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US jobs figures strengthen prospects for reducing QE

The US saw more jobs created last month than forecast but jobless rate remained static.  Picture: Getty

The US saw more jobs created last month than forecast but jobless rate remained static. Picture: Getty

  • by Perry Gourley
 

US JOBS figures came in well ahead of expectations yesterday, strengthening prospects that the Federal Reserve will scale back its huge monetary stimulus programme.

The American economy added a net 195,000 jobs in June compared to forecasts of just 165,000 while the unemployment rate held steady at 7.6 per cent as more people entered the workforce.

The news saw the pound fall sharply against the dollar for a second day running, adding to signals from the Bank of England on Thursday of continued low interest rates.

Economists in the US believe continuing signs of a strengthening economy will see the quantitative easing programme there scaled back.

The FTSE 100 fell 46.15 pts to close at 6375 while the Dow Jones in New York rose slightly in early trading.

“The strong advance in the employment count provides support for the Federal Reserve to start to taper back on its quantitative easing in the near future,” said Kathy Bostjancic, director of macroeconomic analysis at the conference board.

The closely watched employment report was released two weeks after Fed chairman Ben Bernanke offered an upbeat assessment of the economy’s outlook and said the US central bank expected to start trimming its bond purchases later this year.

The recent signals from Bernanke that a start date for reducing bond purchases is approaching triggered a global sell-off in stock and bond markets, which have come to rely on the Fed as a steady source of demand for financial assets.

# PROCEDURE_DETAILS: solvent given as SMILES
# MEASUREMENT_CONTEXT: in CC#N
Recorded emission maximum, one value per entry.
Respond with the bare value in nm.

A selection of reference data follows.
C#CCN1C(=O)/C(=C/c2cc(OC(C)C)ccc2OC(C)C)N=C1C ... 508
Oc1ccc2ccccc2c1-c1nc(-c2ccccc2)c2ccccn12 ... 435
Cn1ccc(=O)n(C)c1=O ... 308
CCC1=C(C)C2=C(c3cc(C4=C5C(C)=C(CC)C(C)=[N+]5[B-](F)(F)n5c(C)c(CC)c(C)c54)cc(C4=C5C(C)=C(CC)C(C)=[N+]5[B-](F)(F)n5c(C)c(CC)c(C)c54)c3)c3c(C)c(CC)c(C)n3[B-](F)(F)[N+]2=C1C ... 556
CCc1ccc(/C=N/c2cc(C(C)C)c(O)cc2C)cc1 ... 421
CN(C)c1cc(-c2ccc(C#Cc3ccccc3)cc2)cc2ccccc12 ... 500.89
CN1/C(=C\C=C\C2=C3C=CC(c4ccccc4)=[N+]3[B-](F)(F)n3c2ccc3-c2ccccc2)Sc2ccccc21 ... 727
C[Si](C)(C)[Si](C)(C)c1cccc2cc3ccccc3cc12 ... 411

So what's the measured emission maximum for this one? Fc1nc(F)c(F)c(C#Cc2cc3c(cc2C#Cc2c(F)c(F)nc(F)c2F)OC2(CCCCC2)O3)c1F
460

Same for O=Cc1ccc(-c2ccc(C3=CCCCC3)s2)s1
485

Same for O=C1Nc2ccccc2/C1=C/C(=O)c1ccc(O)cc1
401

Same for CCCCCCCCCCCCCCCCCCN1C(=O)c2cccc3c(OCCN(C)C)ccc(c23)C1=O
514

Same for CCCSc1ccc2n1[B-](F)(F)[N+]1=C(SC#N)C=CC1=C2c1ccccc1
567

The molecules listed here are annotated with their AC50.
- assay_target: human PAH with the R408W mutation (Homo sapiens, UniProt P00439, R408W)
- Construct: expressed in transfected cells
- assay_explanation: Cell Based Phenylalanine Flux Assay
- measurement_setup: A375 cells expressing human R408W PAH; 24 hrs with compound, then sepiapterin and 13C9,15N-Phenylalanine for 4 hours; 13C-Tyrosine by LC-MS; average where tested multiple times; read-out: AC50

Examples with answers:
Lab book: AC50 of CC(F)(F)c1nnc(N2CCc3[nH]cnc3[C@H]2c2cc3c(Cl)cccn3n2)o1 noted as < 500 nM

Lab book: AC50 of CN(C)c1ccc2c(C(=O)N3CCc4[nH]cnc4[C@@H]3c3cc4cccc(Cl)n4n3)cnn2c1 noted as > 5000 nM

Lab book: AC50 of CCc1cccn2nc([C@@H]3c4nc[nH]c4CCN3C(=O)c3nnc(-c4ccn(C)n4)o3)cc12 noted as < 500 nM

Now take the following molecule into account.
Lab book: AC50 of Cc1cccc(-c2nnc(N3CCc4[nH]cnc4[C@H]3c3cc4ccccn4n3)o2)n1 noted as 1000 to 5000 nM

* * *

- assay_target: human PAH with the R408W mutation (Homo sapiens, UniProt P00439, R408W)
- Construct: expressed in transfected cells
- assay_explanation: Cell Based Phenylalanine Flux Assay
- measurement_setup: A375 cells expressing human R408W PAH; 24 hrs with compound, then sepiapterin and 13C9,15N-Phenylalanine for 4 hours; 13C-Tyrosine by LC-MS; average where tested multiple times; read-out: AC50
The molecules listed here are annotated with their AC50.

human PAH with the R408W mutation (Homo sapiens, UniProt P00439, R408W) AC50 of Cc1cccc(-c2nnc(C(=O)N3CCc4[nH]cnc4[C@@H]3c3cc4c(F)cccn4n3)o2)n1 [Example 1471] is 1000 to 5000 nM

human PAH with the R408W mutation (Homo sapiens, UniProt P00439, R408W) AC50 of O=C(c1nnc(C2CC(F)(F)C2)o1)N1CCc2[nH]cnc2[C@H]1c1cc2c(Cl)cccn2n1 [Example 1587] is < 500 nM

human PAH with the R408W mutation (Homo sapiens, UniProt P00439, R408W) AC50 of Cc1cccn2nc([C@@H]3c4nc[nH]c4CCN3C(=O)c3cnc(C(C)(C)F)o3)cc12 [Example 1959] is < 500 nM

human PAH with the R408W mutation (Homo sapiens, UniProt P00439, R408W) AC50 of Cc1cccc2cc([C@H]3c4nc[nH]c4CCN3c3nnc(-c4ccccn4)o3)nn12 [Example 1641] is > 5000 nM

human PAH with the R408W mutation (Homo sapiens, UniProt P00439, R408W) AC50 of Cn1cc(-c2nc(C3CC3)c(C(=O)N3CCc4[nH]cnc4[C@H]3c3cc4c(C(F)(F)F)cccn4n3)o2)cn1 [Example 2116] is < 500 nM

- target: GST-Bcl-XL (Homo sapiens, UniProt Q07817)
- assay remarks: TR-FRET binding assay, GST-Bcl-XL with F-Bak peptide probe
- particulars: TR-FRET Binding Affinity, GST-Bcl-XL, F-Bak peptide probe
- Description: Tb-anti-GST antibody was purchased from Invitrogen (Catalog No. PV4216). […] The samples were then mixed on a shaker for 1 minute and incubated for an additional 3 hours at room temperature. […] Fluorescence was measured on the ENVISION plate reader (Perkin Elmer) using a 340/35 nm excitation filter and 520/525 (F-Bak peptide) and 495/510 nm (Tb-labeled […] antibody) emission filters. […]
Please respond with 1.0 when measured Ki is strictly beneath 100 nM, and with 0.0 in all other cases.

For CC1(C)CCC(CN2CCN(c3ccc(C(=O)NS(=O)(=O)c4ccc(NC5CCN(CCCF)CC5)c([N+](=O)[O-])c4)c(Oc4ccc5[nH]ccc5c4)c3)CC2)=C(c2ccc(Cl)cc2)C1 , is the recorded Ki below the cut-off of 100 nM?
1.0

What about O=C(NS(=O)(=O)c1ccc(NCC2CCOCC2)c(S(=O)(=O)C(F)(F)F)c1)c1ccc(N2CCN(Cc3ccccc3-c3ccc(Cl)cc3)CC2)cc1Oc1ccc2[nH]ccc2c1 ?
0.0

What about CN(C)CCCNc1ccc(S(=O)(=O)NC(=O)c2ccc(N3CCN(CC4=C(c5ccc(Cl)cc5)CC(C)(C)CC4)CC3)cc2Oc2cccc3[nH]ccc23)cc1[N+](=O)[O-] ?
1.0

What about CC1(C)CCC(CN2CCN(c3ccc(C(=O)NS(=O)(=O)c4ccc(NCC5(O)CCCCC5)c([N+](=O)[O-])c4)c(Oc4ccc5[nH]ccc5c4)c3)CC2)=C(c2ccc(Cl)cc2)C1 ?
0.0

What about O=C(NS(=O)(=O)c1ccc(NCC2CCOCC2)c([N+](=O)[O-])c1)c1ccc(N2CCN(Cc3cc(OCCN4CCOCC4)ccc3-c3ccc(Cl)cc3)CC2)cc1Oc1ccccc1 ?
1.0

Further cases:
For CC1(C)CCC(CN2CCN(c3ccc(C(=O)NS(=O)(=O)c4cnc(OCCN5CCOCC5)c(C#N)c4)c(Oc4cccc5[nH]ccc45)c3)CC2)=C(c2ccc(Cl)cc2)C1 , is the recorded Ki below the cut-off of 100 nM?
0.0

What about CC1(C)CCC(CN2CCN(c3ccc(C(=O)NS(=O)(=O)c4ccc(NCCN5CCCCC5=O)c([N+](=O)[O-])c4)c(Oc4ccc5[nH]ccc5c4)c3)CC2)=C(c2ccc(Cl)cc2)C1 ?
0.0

Jobs growth has averaged 196,333 per month over the last three months, close to the 200,000 jobs that economists say the Fed is targeting.

The employment report also showed weekly hourly earnings rose by the most since November.

The central bank is closely watching the unemployment rate and has said it expects it to drop to around 7 per cent by the middle of next year, when it anticipates ending the bond purchases.

The jobless rate was unchanged last month because the labour force grew – a sign of confidence in the jobs market.

All the job gains in June were in the private sector, where payrolls increased by 202,000 after rising 207,000 the prior month.

Government employment, in contrast, dropped 7,000 jobs after falling 12,000 in May.

Consumer-related areas such as retail and wholesale trade showed further gains in employment in June, reflecting strengthening demand that was highlighted by a surge in automobile sales. Retail jobs increased 37,100 last month after advancing 26,900 in May.

Manufacturing payrolls fell by 6,000 jobs, declining for a fourth straight month. Construction employment rose 13,000 adding to May’s 7,000 jobs as the housing recovery pushes ahead, but it remains constrained by a still sluggish non-residential sector.

 

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